BLG's Monthly Newsletter - August 2014

Case Law Update – Central Mortgage Company v. Callahan

by Candice J. Gundel

Despite a recovering real estate market many community associations continue to struggle financially and nearly all are still dealing with the fallout from the mortgage foreclosure crisis. Since 2008 Business Law Group has been aggressively representing community associations against foreclosing banks both during and after the mortgage foreclosure in order to collect the maximum amount of assessments. This representation often ends in litigation and even appeals, as we discussed in the April 2014 memo in the Bermuda Dunes v. Bank of America case. We are pleased to announce another recent appeal strengthens the Association’s position in litigating against banks, on July 16, 2014 the Third District Court of Appeal issued an opinion in the case of Central Mortgage Company v. Callahan.


The Central Mortgage case deals with a specific form of litigation where a bank, unsatisfied with the estoppel they received from the community association, attempts to have the trial court that ruled on the mortgage foreclosure also rule on the amount of assessments due to the association. This procedure is often termed a motion to determine or motion to enforce. Our firm has strenuously objected to this procedure as improper because the trial court lacked jurisdiction to determine the amount of assessments due from the bank to the association. Despite our objections some courts overruled our arguments and entered orders for the bank. The appellate court in Central Mortgage has now sustained our objections and held that the motion to determine procedure is improper. Further the appellate court held that the trial court lacked subject matter jurisdiction to resolve the dispute regarding assessments due and owing to the community association.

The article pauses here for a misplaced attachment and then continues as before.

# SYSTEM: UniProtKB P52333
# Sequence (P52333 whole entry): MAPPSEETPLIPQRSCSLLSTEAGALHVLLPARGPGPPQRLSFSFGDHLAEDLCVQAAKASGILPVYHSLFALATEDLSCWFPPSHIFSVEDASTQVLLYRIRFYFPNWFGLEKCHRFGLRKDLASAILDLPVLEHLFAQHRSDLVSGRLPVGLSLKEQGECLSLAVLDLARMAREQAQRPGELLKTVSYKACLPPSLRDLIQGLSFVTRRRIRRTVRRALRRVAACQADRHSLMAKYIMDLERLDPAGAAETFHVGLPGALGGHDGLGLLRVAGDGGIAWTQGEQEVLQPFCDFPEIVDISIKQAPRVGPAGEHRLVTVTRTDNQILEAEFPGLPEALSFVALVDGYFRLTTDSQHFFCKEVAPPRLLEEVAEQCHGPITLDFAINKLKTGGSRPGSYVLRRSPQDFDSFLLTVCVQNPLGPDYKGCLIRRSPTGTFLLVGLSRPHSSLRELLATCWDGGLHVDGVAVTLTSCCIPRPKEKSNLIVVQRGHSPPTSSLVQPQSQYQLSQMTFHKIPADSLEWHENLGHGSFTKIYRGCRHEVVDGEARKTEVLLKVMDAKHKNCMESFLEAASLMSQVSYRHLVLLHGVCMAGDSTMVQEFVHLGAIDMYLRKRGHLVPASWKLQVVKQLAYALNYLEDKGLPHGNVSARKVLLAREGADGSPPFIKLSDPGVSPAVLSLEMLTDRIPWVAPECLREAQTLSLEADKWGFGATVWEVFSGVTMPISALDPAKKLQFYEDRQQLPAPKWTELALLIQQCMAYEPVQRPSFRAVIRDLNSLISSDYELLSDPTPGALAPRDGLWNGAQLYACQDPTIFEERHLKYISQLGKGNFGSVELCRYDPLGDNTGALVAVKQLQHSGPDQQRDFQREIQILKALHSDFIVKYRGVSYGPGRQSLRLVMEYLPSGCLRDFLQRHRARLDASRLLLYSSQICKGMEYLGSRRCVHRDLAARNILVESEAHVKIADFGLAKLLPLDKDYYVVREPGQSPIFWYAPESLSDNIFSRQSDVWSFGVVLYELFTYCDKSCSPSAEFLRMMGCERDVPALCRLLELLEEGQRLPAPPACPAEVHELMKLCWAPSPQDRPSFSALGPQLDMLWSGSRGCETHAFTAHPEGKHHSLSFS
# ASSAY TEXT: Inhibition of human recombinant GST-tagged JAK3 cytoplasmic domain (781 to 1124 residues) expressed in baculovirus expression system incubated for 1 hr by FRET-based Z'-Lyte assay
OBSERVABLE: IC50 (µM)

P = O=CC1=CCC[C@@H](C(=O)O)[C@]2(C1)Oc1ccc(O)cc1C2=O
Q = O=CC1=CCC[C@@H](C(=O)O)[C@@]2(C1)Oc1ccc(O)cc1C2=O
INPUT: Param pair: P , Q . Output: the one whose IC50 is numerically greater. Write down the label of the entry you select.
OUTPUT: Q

This technical argument may not seem significant on its face however it has far reaching effects for community associations throughout the State of Florida. This important ruling will now require that any dispute regarding the amount of funds due and owing to a community association from a foreclosing bank will be argued and heard by the correct court and the correct judge. Taking the Central Mortgage case together with amended Florida Statutes, community associations are now in a better position to pursue payment from the banks via a lien foreclosure action.


What about the prior cases where this improper motion to determine procedure was used and a court has already ruled on the amount of assessments? Because the appellate court in Central Mortgage held that the trial court lacked subject matter jurisdiction any order the trial court enters in that procedure is void ab initio, i.e. invalid from the beginning. These void judgments mean that collection against the bank should be immediately reopened to ensure the correct amounts are collected and the account resolved properly. Our office has already begun the tedious task of reviewing all prior cases and will be contacting our Clients directly who are affected by this ruling to resume the collection efforts against the bank.

The continued support of our Clients, community association professionals, and perseverance with the courts and Legislature has seen significant improvements in Associations collections and legislation in the last 6 months. We look forward to continuing on this path and improving the financial stability of our Clients and neighbors.